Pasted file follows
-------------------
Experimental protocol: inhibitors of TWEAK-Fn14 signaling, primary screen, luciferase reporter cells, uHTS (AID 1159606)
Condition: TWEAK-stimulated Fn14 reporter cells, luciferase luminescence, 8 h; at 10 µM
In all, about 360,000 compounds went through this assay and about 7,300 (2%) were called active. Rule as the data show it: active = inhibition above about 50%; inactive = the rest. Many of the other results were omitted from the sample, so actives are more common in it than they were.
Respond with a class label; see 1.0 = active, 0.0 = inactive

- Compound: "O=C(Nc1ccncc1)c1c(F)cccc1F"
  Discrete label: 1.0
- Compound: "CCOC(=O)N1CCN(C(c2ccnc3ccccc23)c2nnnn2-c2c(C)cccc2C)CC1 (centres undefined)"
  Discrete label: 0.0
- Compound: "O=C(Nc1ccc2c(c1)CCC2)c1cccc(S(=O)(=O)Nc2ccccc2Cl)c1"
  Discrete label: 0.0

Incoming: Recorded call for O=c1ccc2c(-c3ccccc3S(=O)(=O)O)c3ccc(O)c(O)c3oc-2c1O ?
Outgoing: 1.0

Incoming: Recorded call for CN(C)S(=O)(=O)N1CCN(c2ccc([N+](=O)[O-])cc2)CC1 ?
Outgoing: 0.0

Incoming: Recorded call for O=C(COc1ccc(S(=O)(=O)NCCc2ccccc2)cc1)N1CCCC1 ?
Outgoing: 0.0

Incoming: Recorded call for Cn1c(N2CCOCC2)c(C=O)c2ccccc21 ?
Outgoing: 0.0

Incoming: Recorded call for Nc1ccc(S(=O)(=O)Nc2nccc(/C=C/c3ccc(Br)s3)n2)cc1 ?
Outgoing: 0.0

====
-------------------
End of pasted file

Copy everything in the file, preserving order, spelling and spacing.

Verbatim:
Experimental protocol: inhibitors of TWEAK-Fn14 signaling, primary screen, luciferase reporter cells, uHTS (AID 1159606)
Condition: TWEAK-stimulated Fn14 reporter cells, luciferase luminescence, 8 h; at 10 µM
In all, about 360,000 compounds went through this assay and about 7,300 (2%) were called active. Rule as the data show it: active = inhibition above about 50%; inactive = the rest. Many of the other results were omitted from the sample, so actives are more common in it than they were.
Respond with a class label; see 1.0 = active, 0.0 = inactive

- Compound: "O=C(Nc1ccncc1)c1c(F)cccc1F"
  Discrete label: 1.0
- Compound: "CCOC(=O)N1CCN(C(c2ccnc3ccccc23)c2nnnn2-c2c(C)cccc2C)CC1 (centres undefined)"
  Discrete label: 0.0
- Compound: "O=C(Nc1ccc2c(c1)CCC2)c1cccc(S(=O)(=O)Nc2ccccc2Cl)c1"
  Discrete label: 0.0

Incoming: Recorded call for O=c1ccc2c(-c3ccccc3S(=O)(=O)O)c3ccc(O)c(O)c3oc-2c1O ?
Outgoing: 1.0

Incoming: Recorded call for CN(C)S(=O)(=O)N1CCN(c2ccc([N+](=O)[O-])cc2)CC1 ?
Outgoing: 0.0

Incoming: Recorded call for O=C(COc1ccc(S(=O)(=O)NCCc2ccccc2)cc1)N1CCCC1 ?
Outgoing: 0.0

Incoming: Recorded call for Cn1c(N2CCOCC2)c(C=O)c2ccccc21 ?
Outgoing: 0.0

Incoming: Recorded call for Nc1ccc(S(=O)(=O)Nc2nccc(/C=C/c3ccc(Br)s3)n2)cc1 ?
Outgoing: 0.0

====